For some time now, the Reserve Bank of India has been exploring digital alternatives for the country’s currency, the Rupee. They issued a statement yesterday, that they were considering cryptocurrency approach for a digital rupee. In an interview with the Economic Times, RBI executive director Sudarshan Sen said, “We have a group of people looking at fiat cryptocurrencies as an alternative to the Indian rupee. We are looking into this closely,”
However, in the same interview, Sen also stated that the RBI is not comfortable with non-fiat currencies like Bitcoin. Given the lack of an intermediary with popular cryptocurrencies, it naturally rules out the options of using Bitcoin or Ethereum.
Not comfortable with Bitcoin
Unlike Japan, India wants a centrally controlled blockchain based digital currency, for a possible replacement of the Indian Rupee. Sen specifically expressed discomfort about using non-fiat cryptocurrencies like Bitcoin. He said, “As for non-fiat cryptocurrencies, we are not comfortable. Bitcoin, for example, is a private cryptocurrency.”
Traditionally, the RBI has taken an unfavorable stance against the use of Bitcoin. Earlier this year, RBI’s deputy director, R Gandhi, explicitly warned Bitcoin investors and traders. He said, “I believe it’s(Bitcoin) potential is being overstated.”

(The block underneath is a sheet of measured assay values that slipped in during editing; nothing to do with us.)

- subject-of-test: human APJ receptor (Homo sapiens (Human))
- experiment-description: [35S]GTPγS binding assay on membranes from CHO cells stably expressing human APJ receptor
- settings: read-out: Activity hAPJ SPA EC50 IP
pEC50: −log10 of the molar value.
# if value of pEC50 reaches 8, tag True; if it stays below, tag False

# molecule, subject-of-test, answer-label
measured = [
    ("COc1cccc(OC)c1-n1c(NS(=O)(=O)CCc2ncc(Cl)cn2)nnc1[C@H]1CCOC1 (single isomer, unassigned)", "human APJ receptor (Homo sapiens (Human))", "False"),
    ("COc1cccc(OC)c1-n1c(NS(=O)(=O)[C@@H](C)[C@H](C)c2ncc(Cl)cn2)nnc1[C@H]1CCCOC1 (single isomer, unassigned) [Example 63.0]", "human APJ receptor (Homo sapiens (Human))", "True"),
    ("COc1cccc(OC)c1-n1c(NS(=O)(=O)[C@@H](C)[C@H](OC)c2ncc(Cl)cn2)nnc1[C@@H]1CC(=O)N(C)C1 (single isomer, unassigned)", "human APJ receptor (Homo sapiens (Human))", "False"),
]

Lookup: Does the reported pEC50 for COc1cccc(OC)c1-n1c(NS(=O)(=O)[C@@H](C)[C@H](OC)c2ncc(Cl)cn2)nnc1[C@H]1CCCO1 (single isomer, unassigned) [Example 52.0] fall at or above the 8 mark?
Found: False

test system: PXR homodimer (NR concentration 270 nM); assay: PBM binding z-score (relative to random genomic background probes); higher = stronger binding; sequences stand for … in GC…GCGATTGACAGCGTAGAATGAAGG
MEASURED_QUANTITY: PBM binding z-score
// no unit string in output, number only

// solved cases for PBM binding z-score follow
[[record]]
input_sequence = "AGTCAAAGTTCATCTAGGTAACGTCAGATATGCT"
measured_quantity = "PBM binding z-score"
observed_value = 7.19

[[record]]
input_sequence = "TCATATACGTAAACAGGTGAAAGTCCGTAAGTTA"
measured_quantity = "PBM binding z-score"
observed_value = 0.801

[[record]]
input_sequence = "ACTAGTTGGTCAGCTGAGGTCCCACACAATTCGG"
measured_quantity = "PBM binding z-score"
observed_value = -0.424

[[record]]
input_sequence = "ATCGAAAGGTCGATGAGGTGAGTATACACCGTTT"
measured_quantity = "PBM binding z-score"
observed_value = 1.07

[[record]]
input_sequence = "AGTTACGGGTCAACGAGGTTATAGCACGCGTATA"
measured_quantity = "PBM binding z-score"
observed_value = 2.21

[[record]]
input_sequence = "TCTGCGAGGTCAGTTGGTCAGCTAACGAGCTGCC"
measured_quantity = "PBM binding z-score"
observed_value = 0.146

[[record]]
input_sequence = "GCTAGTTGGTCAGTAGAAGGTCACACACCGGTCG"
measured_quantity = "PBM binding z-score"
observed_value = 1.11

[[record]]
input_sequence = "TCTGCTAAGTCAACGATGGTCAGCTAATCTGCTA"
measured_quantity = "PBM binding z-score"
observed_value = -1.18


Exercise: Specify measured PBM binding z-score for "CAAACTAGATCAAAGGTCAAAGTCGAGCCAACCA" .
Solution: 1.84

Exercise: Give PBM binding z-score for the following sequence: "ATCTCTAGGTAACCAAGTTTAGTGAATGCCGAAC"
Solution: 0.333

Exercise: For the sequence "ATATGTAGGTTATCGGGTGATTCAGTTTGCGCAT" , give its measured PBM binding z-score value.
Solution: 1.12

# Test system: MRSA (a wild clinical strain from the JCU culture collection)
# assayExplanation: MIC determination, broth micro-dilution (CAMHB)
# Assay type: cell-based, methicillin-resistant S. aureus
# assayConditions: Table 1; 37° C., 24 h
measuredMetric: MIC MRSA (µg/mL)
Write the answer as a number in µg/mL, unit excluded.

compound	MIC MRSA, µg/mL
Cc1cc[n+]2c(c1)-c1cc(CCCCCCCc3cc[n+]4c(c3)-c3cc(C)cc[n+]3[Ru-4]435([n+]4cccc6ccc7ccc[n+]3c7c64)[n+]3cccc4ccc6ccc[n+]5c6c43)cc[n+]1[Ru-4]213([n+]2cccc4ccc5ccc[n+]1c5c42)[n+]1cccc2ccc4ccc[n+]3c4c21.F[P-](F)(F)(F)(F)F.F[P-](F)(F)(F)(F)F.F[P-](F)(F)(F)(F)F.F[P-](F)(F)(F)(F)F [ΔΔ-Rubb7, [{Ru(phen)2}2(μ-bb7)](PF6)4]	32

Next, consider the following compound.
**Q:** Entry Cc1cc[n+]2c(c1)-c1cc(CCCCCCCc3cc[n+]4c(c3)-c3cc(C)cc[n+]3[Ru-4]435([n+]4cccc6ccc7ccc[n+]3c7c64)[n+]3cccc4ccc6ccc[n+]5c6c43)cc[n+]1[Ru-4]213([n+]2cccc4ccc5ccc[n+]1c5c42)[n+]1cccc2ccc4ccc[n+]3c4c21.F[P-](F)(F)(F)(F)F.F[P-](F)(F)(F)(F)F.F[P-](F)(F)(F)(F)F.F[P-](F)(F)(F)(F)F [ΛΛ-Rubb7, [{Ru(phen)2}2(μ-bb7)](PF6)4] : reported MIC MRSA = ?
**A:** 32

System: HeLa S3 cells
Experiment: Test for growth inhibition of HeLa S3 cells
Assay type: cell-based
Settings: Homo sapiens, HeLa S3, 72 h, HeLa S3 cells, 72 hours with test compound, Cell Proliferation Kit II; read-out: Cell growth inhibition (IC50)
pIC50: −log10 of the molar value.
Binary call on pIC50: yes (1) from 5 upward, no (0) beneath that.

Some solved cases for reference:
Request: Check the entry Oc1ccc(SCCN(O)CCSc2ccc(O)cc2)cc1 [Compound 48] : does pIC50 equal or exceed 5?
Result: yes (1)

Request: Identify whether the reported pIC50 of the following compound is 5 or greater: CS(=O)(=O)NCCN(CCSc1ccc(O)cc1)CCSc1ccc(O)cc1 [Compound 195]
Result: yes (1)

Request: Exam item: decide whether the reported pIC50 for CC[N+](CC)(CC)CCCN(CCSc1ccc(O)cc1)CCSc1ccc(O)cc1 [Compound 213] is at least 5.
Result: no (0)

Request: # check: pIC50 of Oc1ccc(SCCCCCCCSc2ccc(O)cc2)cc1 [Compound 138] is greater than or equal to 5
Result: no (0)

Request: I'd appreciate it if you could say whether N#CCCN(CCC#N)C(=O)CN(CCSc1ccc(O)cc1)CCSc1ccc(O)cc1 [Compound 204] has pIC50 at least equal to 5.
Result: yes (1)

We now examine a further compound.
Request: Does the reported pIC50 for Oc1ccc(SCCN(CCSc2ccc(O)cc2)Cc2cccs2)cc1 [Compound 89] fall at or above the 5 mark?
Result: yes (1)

Apart from the lack of a regulatory body, the RBI has expressed concerns over Bitcoin’s value. Gandhi said that its value is a “matter of speculation” and are also uncomfortable with the possibility of untraceable illegal activities.
Blockchain based currencies have brought down bank transaction costs drastically and this could be one of the reasons why the RBI is looking into crypto. The operating costs of the government are only going to increase with the increasing demand for new currency printing. Cryptocurrency will make digital transactions more efficiently.
This is a welcome move.
The RBI’s fears of the wrong usage of Bitcoin aren’t unfounded. But notions of its lack of value need more introspection. Furthermore, it must look to more progressive governments like Estonia and Japan, who have integrated popular cryptocurrencies in their markets.